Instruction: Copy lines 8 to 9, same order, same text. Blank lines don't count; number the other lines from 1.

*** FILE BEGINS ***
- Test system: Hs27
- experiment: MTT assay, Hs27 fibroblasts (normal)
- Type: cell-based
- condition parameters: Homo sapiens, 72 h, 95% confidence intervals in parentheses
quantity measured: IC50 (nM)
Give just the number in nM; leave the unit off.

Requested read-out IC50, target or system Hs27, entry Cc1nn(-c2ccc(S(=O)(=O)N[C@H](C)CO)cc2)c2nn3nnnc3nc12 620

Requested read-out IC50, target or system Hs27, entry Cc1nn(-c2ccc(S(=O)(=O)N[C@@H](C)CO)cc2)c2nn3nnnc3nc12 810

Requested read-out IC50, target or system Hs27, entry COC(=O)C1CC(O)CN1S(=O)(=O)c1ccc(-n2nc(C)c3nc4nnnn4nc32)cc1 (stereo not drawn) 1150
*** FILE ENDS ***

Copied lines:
Requested read-out IC50, target or system Hs27, entry Cc1nn(-c2ccc(S(=O)(=O)N[C@@H](C)CO)cc2)c2nn3nnnc3nc12 810

Requested read-out IC50, target or system Hs27, entry COC(=O)C1CC(O)CN1S(=O)(=O)c1ccc(-n2nc(C)c3nc4nnnn4nc32)cc1 (stereo not drawn) 1150